Lawyers for the family of two young women killed in a Noyac rental-home fire this summer have taken their case to federal court.
Andres Alonso and Martin Grossman on Monday filed a complaint with the United States District Court, Eastern District of New York, asking for at least $75,000 in compensation along with unspecified damages for a host of other harmful impacts they say the vacationing Wiener family experienced at the house, owned by Pamela and Peter Miller, in August.
The lawyers also sued 3 Spring Lane I and 3 Spring II L.L.C.s, controlled by the Millers, and the short-term rental entities Homeaway.com and VRBO Holdings.
The Wiener family was staying at 3 Spring Lane when an early-morning fire broke out on Aug. 3, leading to the death of the two women.
“Defendants’ greed, corner-cutting, and willful failure to give any thought to the safety of the occupants of the premises led to the deaths of Jillian Rose Wiener and her sister Lindsay Eliza Wiener,” the lawyers charge in their filing with the Brooklyn-based District Court.
Jillian Wiener was 21 at the time of her death, Lindsay Wiener 19. They were asleep on the second floor of the house when the fire broke out. Their father, Lewis Wiener, 60, and mother, Alisa, 52, both escaped the fire, as did their 23-year-old brother, Zachary, who had burns on his hands. Lewis Wiener had burns on his hands and feet and was also treated for smoke inhalation.
The Millers are facing dozens of code violations at the house, which they had advertised through Homeaway and VRBO as the intermediary rental agent.
They were scheduled to be in Southampton Town Justice Court for a 1 p.m. hearing on Friday, but that hearing was adjourned until January. The only people with an interest in this case who showed up in court Friday were Mr. Alonso and Mr. Grossman, who apparently had not been notified that the hearing had been rescheduled.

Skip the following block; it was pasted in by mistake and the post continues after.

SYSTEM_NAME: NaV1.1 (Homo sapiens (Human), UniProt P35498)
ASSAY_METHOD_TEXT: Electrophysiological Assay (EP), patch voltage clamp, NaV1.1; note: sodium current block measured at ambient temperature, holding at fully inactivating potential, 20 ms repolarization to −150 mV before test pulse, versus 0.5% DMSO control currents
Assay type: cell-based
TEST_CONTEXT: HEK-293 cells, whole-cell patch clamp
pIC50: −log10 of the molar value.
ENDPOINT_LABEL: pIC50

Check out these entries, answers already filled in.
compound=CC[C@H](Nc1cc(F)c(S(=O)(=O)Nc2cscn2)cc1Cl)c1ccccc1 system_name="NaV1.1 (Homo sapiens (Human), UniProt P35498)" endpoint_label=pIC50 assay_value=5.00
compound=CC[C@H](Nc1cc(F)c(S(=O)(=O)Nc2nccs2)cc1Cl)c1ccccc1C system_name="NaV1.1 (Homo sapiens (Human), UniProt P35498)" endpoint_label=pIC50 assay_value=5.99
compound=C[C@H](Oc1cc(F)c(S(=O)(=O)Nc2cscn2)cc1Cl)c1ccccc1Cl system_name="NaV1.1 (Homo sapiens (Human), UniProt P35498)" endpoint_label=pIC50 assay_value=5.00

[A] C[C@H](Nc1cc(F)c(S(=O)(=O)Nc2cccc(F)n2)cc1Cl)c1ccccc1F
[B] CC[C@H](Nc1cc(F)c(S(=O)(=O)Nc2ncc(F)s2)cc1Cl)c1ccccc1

Last month, Mr. Alonso wrote a letter to Suffolk County District Attorney Raymond Tierney asking why his office was not pursuing any criminal charges against the Millers. Mr. Alonso says that he has since been in contact with county investigators and that they told him that they are indeed investigating the fire as a criminal matter.
“We are hoping that the Suffolk County District Attorney files criminal charges,” Mr. Alonso said, “which are in keeping with the conduct of the Millers.”
Tania Lopez, a spokesperson for the district attorney, told The Star in October — following receipt of Mr. Alonso’s letter — that “the D.A.’s Homicide Bureau is investigating this tragic fire,” but said she couldn’t comment further given that the inquiry is ongoing.
In their court filing this week, the Wiener family’s lawyers are also ascribing blame to the rental agencies that secured the vacation home for the Wieners.
They argue that Homeaway and VRBO are responsible, too, given their “written representations to plaintiffs that the home contained several safety features including smoke alarms and carbon monoxide alarms.” According to a fire marshal’s report, the house lacked functioning smoke or carbon monoxide alarms.